Study reveals why humans are smarter than other animals
Most of us watching the film Lucy wide-eyed realized how intelligent our species is and what can happen if we utilize our brains to our full potential. No other animal on this planet is as advanced as we humans. We're the only ones to have invented flying machines, medicines, and spacecraft. But what sets us apart from others?
The functioning of the human brain is still vastly mysterious. In a recent study published in Nature Neuroscience, titled--A synergistic core for human brain evolution and cognition--evidence from different species and multiple neuroscientific disciplines shows information processing in the brain isn't just one type. How the information is processed also differs between humans and primates, which may explain our superior cognitive abilities.
The researchers decomposed functional interactions between brain regions into synergistic and redundant components, to get their distinct information-processing roles. Today's theoretical models define the brain as a "distributed information-processing system" meaning, it has discrete mechanisms, which are tightly networked through the brain's wiring. The regions of the brain exchange information through a system of incoming and outgoing signals, to interact with each other.
Different brain regions use different strategies to interact with one another. Some brain regions exchange information using input and output (redundant information) which ensures that signals get across in a reliable way. Combining information from both eyes enables the brain to understand depth and distance. This kind of information processing, when complex signals from different networks in the brain are merged, is called "synergistic."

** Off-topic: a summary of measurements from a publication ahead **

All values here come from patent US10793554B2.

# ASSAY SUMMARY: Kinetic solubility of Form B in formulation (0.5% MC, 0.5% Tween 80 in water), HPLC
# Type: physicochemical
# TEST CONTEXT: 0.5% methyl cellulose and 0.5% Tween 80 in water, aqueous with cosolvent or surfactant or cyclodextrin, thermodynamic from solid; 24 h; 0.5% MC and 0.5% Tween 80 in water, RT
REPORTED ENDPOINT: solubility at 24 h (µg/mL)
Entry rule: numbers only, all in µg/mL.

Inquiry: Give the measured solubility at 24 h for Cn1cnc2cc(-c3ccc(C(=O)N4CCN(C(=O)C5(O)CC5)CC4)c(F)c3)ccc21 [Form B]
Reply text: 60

Synergistic processing occurs in brain regions that support lots of complex cognitive functions, like learning, attention, working memory, and numerical cognition. It was found that synergistic interactions are higher in terms of total information flow in the human brain than in macaque monkeys' brains. The brains of both are equal in terms of how much they depend on redundant information.
The prefrontal cortex is an area that supports advanced cognitive functioning. Redundant information processing is more prevalent here in macaques, but it is a synergy-heavy region in humans. This area has also expanded with evolution, and additional brain tissue, acquired through evolution, may be primarily dedicated to synergy. Associated regions are more likely to express genes that are related to brain development and function.